CERTIORARI TO THE CIRCUIT COURT OF APPEALS FOR THE THIRD CIRCUIT
White, McKenna, Holmes, Day, Van Devanter, Pitney, McReynolds, Brandeis, Clarke
MR. JUSTICE HOLMES delivered the opinion of the court.
This is an action begun by Pancoast, to recover for personal injuries, and continued after his death by the petitioner as ancillary administrator. At a former trial the plaintiff had a verdict but it was set aside and a new trial ordered by the Circuit Court of Appeals. 238 Fed. Rep. 129, 132. 151 C.C.A. 205. At the new trial the plaintiff again got a verdict and judgment, but the Circuit Court of Appeals set them aside, this time simply reversing the judgment without ordering a new trial. 253 Fed. Rep. 987. An opportunity was allowed to that Court to correct the error and as it was not corrected the present writ of certiorari was granted. 249 U.S. 606, 597. Of course if the judgment of the Circuit Court of Appeals was right on the merits a new trial should have been ordered. Slocum v. New York Life Insurance Co., 228 U.S. 364. Myers v. Pittsburgh Coal Co., 233 U.S. 184, 189. But as it has been necessary to direct the record to be certified up, it is necessary also to consider the merits of the case and to determine whether the Circuit Court of Appeals was right with regard to them.
Nothing turns upon the form of the pleadings. The evidence for the plaintiff was in conflict with that for the defendant upon important points, but we shall state the case as the jury might have found it to be if they believed the plaintiff's evidence, as the verdict shows they did. -- A member of a political party requested the defendant to suspend a political banner, which he furnished, across one of the principal streets in the borough of Dubois, between the Commercial Hotel and the Deposit National Bank. He asked the defendant to put it up, take it down after the election and attend to it for him, saying that he did not want to have anything to do with it. The defendant put up the banner, at first suspending it by a
rope, but the rope breaking, substituted for it a wire cable of the defendant's, and, the plaintiff says, did so without further orders. This cable was fastened on the hotel side by taking two turns round a chimney and clamping the end. The chimney stood thirty-one inches from the edge of the cornice over the street, was twenty-one inches square at the base, and had a tin flashing from the roof inserted between the courses of brick two or three courses above the roof. According to the plaintiff's evidence the cable was attached above the flashing. The lower corners of the banner were attached to the buildings on their respective sides. Five days after the banner was suspended the man who employed the defendant caused it to string electric lights along the wire, not otherwise interfering with the work. The same day in the afternoon, the weather being stormy, the banner dragged the chimney over and a brick struck Pancoast on the head, making a comminuted fracture of the skull. The defendant put up the banner a third time after this fall, again, the plaintiff says, without further direction, and when the election was over took it down.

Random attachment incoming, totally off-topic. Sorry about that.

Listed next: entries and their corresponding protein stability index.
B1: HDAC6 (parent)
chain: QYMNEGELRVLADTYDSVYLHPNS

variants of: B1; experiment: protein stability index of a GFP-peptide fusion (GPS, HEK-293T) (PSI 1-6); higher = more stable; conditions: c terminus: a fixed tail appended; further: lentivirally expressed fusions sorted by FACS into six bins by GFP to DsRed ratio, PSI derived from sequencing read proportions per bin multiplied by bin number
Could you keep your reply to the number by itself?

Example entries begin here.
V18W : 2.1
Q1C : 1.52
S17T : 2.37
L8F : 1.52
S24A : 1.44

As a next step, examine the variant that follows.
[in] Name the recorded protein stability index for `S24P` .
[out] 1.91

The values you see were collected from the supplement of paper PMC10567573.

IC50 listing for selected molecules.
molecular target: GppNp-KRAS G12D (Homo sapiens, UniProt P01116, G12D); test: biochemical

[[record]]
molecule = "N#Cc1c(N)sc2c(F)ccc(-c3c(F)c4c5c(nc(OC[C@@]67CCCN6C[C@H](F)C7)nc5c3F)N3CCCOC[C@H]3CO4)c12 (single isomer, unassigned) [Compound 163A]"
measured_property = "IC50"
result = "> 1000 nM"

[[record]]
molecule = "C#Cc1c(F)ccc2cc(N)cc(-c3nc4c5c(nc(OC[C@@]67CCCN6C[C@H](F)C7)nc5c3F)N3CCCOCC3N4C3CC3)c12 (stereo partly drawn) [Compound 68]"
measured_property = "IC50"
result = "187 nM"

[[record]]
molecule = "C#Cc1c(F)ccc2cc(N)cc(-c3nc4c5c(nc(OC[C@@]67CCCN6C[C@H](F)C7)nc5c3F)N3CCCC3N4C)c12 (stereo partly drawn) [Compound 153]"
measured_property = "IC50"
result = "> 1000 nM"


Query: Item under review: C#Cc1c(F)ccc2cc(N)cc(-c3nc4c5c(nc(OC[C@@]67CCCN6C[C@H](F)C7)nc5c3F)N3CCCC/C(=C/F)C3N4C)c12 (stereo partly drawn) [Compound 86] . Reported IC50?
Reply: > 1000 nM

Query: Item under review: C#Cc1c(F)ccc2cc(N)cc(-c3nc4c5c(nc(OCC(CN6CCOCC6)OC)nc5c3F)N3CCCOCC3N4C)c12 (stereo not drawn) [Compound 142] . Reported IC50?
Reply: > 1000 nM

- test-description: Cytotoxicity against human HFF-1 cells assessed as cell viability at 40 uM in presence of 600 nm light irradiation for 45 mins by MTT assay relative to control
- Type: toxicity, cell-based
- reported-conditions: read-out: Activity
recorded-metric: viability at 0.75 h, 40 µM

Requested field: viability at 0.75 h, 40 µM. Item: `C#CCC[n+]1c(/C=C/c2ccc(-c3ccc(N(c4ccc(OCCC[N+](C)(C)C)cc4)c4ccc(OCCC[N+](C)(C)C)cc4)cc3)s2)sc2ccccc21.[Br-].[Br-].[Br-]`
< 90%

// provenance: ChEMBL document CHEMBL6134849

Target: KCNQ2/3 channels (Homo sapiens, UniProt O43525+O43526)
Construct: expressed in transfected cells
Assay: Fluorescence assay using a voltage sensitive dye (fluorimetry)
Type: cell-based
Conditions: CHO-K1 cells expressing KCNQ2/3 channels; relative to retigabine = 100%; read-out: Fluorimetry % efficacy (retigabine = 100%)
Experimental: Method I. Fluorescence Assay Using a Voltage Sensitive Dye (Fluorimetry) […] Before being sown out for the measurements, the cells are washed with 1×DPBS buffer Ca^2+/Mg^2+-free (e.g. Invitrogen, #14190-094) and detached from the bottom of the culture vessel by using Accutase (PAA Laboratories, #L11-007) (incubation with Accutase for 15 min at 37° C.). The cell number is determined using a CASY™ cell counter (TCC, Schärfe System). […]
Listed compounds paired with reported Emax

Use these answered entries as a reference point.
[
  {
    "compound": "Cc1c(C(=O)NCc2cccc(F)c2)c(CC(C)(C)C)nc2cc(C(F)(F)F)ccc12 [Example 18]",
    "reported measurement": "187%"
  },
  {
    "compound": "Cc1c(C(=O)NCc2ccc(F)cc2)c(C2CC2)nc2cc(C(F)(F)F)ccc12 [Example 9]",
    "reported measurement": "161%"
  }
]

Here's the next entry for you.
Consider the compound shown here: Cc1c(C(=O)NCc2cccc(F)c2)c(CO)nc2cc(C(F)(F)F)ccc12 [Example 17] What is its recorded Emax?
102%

If these were the facts, and, except with regard to the extent or the defendant's control, they could not be disputed, manifestly the verdict was warranted. It did not leave the defendant free from any duty to Pancoast and the other travellers in the street that they had no contract with it. An act of this kind that reasonable care would have shown to endanger life, might have made the actor guilty of manslaughter, if not, in an extreme case, of murder. Rigmaidon's Case, Lewin, 180. See Nash v. United States, 229 U.S. 373, 377. Commonwealth v. Pierce, 138 Massachusetts, 165, 178. The same considerations apply to civil liability for personal injuries from similar causes that would have been avoided by reasonable care. See Gray v. Boston Gas Light Co., 114 Massachusetts, 149. A man is not free to introduce a danger
into public places even if he be under no contract with the persons subjected to the risk.
It hardly is denied that there was evidence of negligence, but it was held by the Circuit Court of Appeals that the defendant's relation to the work ceased when the banner was hung, that it had no further control over it and was not liable for what happened thereafter. Of course it is true that when the presence or absence of danger depends upon the subsequent conduct of the person to whom control is surrendered, the previous possessor may be exonerated when the control is changed. Curtin v. Somerset, 140 Pa. St. 70. Murphey v. Caralli, 3 Hurlst. & Colt. 462. Thornton v. Dow, 60 Washington, 622. Glynn v. Central R.R. Co., 175 Massachusetts, 510. Clifford v. Atlantic Cotton Mills, 146 Massachusetts, 47, 48. But how far this principle will be carried may be uncertain, Union Stock Yards Co. v. Chicago, Burlington & Quincy R.R. Co., 196 U.S. 217, 223, and when as here the danger had been called fully into existence by the defendant it could not escape liability for the result of conditions that it alone knew, had created and had arranged to have continue, by stepping out of the control a few days before the event came to pass. Harris v. James, 45 L.J., Q.B. 545. Todd v. Flight, 9 C.B.N.S. 377. Swords v. Edgar, 59 N.Y. 28. Godley v. Hagerty, 20 Pa. St. 387. Joyce v. Martin, 15 R.I. 558. Jackman v. Arlington Mills, 137 Massachusetts, 277, 283. Dalay v. Savage, 145 Massachusetts, 38, 41. Clifford v. Atlantic Cotton Mills, 146 Massachusetts, 47, 49.
But it could not be said as matter of law that the defendant had stepped out of control. The facts in their legal aspect probably were somewhat hazy. Presumably the tenant of the hotel simply permitted what was done and had no other relation to it than such as might be imposed upon him by the law. ...